Conquering Diabetes: How This Program Helps You and Your ChildChildren's Health
Type 1 diabetes is most often diagnosed in children, teens, and young adults, and now more kids are developing type 2 diabetes. No matter the type of diabetes, good management is important to avoid or delay related health complications.
But how do you know if you and your child are equipped with the best resources and education to successfully manage this chronic condition?
One answer to the question came in January when the Golisano Pediatric Outpatient Diabetes Program was recognized by the American Diabetes Association (ADA) for meeting the national standards for diabetes self-management education and support.
Toni Tilley, R.N., and a Certified Diabetic Educator, spearheaded ADA approval of the program with support from Golisano Children’s Hospital of Southwest Florida’s team of pediatric endocrinology providers.
She answers some of our questions about the program and what the recognition means for our community.
Q: Break it down for us. What’s so important about the recognition?
A: The recognition means that our program’s educational services meet the ADA’s National Standards for Diabetes Self-Management Education and Support (DSMES). These were developed and tested under the auspices of the National Diabetes Advisory Board.
More simply, we’ve been recognized for offering high-quality education provided by a staff of knowledgeable health professionals who are experts in diabetes treatment, management, and care.
Our providers teach, coach, and guide your child to understand how diabetes affects their personal lives and empower them to identify healthy habits and behaviors that will contribute to their quality of life. In turn, this helps prevent unnecessary hospital admissions as well as acute and chronic complications of diabetes.
In all of Florida, the ADA recognizes only nine pediatric diabetes programs. And we’re one of them. It’s an elite group!
Q: How does the program work if my child has been diagnosed with diabetes?
A: Any child with diabetes is eligible to receive an education. Children are diagnosed at Golisano Children’s Hospital of Southwest Florida, then referred to us for education. Our team of experts stays with you and your child from their initial diagnosis through treatment and follow-up care. We follow up with them every three months for the rest of their lives.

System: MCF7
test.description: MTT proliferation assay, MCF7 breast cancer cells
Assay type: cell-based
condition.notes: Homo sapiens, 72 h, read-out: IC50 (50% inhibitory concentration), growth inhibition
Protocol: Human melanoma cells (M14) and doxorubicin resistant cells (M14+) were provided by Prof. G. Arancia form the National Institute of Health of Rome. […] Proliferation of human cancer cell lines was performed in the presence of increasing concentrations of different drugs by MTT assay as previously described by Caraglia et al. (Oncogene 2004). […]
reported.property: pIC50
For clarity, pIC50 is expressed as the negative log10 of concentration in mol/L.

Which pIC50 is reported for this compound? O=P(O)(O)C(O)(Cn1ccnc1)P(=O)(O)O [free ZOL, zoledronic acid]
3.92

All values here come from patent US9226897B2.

Our program helps children:
- Understand their diabetes diagnosis and treatment options
- Understand how their medications work, including the action, side effects, efficacy, prescribed dosage and more
- Understand how to use their diabetes devices, such as blood glucose meters, insulin pens, insulin pumps, and continuous glucose monitor
- Adopt healthy eating habits through nutrition education, including meal-planning, and carbohydrate counting
- Develop problem-solving skills to self-manage their diabetes for high and low blood sugars and during illness
- Understand how to prevent long-term complications
- Understand how to access resources for support
- Develop skills to make successful behavior changes
- Coordinate with the child’s school to provide a safe and healthy learning environment
Q: Does insurance cover Golisano’s Pediatric Outpatient Diabetes Program?
A: Our educational services are covered by Medicare and some insurances. We have to recertify the program every four years, which involves a lot of working parts. We’re staying ahead of the curve in diabetes education and management, though. That’s why the ADA recognized us.
According to the Centers for Disease Control and Prevention, 34.2 million people or 10.5% of the population in the United States have diabetes. While an estimated 26.8 million have been diagnosed, unfortunately, 7.3 million people are not aware that they have the disease.
Many will first learn that they have diabetes when they are treated for one of its life-threatening complications – heart disease, stroke, kidney disease, blindness, nerve disease and amputation.
The American Diabetes Association is the nation’s leading non-profit health organization supporting diabetes research, advocacy and information for health professionals, people with diabetes and the public. Founded in 1940, the Association continues to support people affected by diabetes nationwide.